The tree missed the days the kids used to come by and play

The tree missed the days the kids used to come by and play

The light blinded him. It was dark and he thought he was the only one in the area, but the light shining in his eyes proved him wrong. It came from about 100 feet away and was shining so directly into his eyes he couldn't make out anything about the person holding the light. There was only one thing to do in this situation. He reached into his pocket and pulled out a flashlight of his own that was much stronger than the one currently blinding him. He turned it on and pointed it into the stranger's eyes.
His parents continued to question him. He didn't know what to say to them since they refused to believe the truth. He explained again and again, and they dismissed his explanation as a figment of his imagination. There was no way that grandpa, who had been dead for five years, could have told him where the treasure had been hidden. Of course, it didn't help that grandpa was roaring with laughter in the chair next to him as he tried to explain once again how he'd found it.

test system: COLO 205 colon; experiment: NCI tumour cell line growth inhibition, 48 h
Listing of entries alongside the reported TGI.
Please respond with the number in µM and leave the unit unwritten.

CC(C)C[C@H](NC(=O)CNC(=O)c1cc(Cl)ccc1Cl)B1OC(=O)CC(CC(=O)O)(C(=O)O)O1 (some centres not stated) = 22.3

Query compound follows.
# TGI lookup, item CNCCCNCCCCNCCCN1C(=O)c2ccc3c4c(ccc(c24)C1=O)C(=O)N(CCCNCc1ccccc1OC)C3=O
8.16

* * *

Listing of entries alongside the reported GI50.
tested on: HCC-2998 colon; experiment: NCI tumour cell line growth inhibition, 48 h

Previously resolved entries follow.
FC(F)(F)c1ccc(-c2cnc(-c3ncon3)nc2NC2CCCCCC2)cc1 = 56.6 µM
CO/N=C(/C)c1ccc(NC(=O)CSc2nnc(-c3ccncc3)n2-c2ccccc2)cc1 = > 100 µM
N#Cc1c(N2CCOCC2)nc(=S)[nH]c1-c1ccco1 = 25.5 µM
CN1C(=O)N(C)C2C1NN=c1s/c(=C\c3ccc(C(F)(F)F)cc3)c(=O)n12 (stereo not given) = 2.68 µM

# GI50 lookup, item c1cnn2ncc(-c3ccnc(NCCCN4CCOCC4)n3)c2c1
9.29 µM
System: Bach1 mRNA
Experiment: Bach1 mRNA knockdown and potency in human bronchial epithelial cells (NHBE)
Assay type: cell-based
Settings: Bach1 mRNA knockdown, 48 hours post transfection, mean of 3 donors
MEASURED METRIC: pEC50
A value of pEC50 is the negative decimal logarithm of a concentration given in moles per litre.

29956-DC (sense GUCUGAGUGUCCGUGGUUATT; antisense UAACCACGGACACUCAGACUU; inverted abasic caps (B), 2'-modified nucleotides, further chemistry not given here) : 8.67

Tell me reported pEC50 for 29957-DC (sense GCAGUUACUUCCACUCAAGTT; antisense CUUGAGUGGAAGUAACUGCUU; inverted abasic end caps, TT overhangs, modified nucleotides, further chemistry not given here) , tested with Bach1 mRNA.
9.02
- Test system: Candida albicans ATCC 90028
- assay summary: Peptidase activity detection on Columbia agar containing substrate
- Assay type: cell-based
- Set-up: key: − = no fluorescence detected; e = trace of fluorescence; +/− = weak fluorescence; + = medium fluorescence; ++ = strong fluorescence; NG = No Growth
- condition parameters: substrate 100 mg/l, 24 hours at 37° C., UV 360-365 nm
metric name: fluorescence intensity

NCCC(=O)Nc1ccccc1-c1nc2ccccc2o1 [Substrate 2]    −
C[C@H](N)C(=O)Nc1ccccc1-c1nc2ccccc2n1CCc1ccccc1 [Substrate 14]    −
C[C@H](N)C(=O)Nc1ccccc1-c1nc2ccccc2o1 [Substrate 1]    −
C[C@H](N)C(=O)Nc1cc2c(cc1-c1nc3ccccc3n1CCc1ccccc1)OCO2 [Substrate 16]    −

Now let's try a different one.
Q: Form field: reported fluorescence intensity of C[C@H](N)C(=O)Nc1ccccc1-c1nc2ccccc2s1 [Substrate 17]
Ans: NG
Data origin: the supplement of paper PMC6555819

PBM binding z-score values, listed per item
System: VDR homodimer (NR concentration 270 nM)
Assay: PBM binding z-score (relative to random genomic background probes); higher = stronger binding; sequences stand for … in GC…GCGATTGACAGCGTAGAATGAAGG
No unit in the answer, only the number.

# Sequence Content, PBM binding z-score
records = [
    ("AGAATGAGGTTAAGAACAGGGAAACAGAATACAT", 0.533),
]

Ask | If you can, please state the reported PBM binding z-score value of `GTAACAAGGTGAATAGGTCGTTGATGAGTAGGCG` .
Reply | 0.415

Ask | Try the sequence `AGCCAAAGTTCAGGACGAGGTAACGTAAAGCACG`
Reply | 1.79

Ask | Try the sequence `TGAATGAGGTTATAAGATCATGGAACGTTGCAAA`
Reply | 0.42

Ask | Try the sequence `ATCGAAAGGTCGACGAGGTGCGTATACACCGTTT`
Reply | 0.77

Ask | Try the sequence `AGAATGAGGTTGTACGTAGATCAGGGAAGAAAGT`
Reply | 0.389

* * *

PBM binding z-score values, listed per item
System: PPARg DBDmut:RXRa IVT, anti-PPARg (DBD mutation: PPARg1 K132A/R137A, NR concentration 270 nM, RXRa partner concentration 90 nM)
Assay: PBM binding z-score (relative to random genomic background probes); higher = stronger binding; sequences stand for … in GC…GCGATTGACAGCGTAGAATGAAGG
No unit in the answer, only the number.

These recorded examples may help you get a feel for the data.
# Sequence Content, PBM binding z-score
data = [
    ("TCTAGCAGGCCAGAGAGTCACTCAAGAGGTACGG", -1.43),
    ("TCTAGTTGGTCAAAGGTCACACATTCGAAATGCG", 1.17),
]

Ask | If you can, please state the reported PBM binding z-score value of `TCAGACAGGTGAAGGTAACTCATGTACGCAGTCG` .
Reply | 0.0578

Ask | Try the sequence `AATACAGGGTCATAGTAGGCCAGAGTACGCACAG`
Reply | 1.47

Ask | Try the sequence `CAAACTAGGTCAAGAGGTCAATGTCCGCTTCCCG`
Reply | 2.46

The picket fence had stood for years without any issue. That's all it was. A simple, white, picket fence. Why it had all of a sudden become a lightning rod within the community was still unbelievable to most. Yet a community that had once lived in harmony was now divided in bitter hatred and it had everything to do with the white picket fence.
They say you only come to peace with yourself when you know yourself better than those around you. Derick knew nothing about this. He thought he had found peace but this was an illusion as he was about to find out with an unexpected occurrence that he actually knew nothing about himself.